Three years back, Tim and I were looking at some newly offered high end “ninja swords” coming out of the superior boutique-style brands, which were consistent with trends we had seen in the wall-hanger crap sold in Chinatown smoke shops — the blades were now as long as any traditional samurai sword, the handles just as short, and the guards were still square but had shrunk down from the oversized ones made famous by Kosugi and ilk. Basically, there was now a definite version or style of the ninja-to for the 2000s.
These musings turned to actual digging — looking for the origin of the 80’s style ninja-to in mail order ads, and pouring through 60s Japanese films looking for the precursors. It all raised as many questions as answers, but we put together a pretty good look at the fabled weapon as historical artifact, movie prop and merchandise staple.
As much as we love discovering older Japanese fare, this site is run by acolytes of the 80s American ninja craze. I’ve often credited the opening titles to Enter the Ninja as the actual birth moment of the 80s boom — five minutes of pure exotic weapons porn courtesy of Sho Kosugi. I spent a couple hours screen capping and collaging a stills-representation of that greatness, and it went pretty viral. Follow this up with more EtN love: a review of the movie, some foreign lobby cards, and other publicity stills.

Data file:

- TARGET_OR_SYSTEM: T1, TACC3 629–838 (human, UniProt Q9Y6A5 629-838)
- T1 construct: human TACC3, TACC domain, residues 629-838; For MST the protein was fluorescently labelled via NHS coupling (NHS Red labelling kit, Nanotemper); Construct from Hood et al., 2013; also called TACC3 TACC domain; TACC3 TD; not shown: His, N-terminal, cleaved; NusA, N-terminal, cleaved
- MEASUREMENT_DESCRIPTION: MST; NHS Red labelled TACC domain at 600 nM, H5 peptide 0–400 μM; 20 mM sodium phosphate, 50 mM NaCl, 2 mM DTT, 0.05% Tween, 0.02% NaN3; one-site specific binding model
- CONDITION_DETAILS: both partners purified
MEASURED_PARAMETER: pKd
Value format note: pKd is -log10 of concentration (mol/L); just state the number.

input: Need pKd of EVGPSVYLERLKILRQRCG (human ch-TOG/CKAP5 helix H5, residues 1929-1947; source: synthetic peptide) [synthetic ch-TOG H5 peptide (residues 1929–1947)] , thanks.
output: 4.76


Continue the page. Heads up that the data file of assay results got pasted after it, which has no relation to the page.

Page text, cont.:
Most of the toys and statues you see on here are actually in the collection of myself or a select few other contributors. Being a decades-long ninja collector, there are treasures I have and others I never realistically hoped to possess. The Franklin Mint “Shadow Warrior” statue was one of these grails, a rare high-end collectible that completely embraced the look and feel of the exploitive Canon films of the era. These were too expensive for most of us when released, have increased in value since, and are fragile as hell to boot, so they aren’t getting any more plentiful to say the least. I had pretty much given up on ever having one, until scoring one in 2010 that was passed over by other buyers due to some damage (what I dubbed a ‘Yakuza wound’). I love how 80s this thing is (even if it was produced in 1990). Check out some other craze-era porcelain here and here, too.